Human resources is in such an odd position with respect to performance appraisals. It is the hub for whatever process exists, but it also lacks the authority to make changes, or to push managers to do things so the process is actually of value.
HR Can’t Fix Performance Reviews, At Least Alone
Over several decades of working with organizations on trying to get them to improve things, one thing stands out. If we’re ever going to make the shift from appraising performance to manage performance to improve it, no one part of the organization can do it by themselves. HR can’t do it. Managers, on their own can’t do it. And nobody really listens to what employees want in terms of help to improve. All three stakeholders need to be part of the solutions, and to that, we could add the trump card, executives, and CEO’s who are serious about managing performance, and INSIST on the involvement of all.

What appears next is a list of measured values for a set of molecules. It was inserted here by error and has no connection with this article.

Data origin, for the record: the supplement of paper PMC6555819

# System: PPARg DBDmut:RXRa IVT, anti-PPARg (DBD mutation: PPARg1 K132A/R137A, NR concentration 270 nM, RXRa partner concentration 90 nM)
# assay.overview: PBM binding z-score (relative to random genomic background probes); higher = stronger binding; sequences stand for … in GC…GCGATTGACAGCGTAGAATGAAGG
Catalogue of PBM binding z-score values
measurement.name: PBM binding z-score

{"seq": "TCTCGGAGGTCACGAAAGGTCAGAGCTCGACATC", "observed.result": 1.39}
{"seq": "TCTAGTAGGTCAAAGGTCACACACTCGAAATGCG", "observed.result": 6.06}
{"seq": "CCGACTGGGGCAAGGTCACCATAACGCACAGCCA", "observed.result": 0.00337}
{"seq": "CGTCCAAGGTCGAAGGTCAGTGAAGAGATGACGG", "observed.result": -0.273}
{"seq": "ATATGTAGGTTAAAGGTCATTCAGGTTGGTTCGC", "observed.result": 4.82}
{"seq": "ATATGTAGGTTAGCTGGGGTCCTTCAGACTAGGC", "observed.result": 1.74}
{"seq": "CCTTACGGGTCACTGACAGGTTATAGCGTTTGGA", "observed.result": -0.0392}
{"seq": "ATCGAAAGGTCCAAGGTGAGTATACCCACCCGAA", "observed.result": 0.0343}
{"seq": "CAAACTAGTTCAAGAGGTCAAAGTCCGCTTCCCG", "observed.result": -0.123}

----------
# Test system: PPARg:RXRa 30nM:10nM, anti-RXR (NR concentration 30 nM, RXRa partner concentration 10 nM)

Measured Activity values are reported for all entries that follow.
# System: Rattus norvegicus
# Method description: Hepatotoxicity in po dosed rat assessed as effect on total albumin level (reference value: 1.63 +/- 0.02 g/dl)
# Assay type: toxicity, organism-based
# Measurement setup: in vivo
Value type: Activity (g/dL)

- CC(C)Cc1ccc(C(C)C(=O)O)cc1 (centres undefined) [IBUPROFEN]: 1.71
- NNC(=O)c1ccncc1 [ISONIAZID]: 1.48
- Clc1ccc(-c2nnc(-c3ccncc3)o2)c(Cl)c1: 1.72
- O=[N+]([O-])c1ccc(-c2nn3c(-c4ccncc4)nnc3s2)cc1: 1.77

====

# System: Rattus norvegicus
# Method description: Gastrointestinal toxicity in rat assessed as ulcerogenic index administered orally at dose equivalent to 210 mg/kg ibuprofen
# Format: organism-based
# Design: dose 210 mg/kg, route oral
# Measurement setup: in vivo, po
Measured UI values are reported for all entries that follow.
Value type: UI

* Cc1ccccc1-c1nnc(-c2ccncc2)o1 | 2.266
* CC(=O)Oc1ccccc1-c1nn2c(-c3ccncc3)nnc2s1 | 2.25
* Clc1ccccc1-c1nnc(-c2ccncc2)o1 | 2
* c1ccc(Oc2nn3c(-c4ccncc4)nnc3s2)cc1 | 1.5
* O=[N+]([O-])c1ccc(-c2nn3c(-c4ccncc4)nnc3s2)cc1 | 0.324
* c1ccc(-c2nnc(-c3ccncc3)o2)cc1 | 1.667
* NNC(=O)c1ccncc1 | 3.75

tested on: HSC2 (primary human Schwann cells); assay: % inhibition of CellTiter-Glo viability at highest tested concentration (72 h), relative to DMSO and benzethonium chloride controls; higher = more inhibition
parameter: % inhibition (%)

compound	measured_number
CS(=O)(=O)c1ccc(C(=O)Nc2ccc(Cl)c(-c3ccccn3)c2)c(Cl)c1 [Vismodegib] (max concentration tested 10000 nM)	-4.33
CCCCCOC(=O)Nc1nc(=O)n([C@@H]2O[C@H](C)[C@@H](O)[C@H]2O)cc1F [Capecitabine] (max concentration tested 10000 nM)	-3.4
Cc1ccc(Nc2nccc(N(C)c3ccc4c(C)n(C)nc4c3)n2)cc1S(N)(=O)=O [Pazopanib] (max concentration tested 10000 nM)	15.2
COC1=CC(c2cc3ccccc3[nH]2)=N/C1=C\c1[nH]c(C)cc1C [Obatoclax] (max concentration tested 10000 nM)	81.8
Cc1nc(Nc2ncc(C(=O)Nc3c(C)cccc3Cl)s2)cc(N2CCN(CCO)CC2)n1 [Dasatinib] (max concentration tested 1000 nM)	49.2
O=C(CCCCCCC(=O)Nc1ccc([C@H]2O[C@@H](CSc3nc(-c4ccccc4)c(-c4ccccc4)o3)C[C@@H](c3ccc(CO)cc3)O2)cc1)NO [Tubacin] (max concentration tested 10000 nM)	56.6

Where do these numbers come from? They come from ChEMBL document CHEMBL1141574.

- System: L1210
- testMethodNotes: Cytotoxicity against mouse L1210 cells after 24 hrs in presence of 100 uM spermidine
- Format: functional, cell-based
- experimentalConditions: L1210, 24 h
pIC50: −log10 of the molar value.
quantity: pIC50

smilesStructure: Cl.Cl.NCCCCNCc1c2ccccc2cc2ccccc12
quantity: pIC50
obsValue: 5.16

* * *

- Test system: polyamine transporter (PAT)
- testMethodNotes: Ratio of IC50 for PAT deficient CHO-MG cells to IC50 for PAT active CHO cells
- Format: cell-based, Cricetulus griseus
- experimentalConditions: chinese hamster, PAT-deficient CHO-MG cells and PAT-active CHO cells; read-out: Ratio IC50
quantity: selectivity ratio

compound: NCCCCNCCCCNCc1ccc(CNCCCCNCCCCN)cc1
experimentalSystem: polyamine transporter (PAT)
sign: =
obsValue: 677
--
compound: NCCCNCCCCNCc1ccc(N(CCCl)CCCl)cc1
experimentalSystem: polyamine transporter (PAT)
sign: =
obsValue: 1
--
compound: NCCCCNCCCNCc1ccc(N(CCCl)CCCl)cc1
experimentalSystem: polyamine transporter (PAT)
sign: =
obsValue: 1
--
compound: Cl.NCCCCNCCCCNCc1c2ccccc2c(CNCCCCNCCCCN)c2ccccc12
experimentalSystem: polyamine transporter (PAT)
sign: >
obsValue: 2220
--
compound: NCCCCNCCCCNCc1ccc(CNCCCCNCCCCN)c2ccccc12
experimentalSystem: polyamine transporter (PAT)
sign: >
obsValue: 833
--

But HR IS Part Of Getting In The Way
HR isn’t to blame for lousy performance reviews. It does, however provide some contributions to improving the system, OR, the flip side, keeping it stuck in what some have said are the dark industrial age.
Here are seven things HR departments do to get in the way, or foster the continuation of badly done, and even costly reviews:
Stupid Thing #1: Focusing on and stressing the paperwork and forms.